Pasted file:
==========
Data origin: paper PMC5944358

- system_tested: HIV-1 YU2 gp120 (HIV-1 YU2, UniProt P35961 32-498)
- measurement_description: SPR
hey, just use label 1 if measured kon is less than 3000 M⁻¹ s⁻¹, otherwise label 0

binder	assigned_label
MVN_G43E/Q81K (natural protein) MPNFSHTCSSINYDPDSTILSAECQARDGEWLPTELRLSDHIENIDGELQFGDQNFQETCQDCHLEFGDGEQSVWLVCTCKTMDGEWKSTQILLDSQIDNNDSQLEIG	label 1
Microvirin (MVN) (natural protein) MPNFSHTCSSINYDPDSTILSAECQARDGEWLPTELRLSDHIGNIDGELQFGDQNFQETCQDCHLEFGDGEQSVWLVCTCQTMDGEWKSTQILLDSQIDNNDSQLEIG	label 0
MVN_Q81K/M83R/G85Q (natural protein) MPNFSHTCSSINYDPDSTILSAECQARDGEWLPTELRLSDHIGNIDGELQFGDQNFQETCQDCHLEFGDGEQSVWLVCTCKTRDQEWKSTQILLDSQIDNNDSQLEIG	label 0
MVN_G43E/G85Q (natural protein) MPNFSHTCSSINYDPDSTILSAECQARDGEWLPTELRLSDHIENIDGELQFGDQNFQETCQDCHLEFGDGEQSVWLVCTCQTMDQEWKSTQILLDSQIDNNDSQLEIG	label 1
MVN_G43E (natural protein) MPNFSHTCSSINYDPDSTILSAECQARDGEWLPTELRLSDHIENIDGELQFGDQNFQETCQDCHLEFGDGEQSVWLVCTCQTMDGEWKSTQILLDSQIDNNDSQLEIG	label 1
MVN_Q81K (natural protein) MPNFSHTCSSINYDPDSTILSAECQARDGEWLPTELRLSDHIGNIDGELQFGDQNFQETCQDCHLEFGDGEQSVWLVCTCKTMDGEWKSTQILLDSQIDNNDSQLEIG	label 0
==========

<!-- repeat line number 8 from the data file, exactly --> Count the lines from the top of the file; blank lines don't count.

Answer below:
MVN_Q81K/M83R/G85Q (natural protein) MPNFSHTCSSINYDPDSTILSAECQARDGEWLPTELRLSDHIGNIDGELQFGDQNFQETCQDCHLEFGDGEQSVWLVCTCKTRDQEWKSTQILLDSQIDNNDSQLEIG	label 0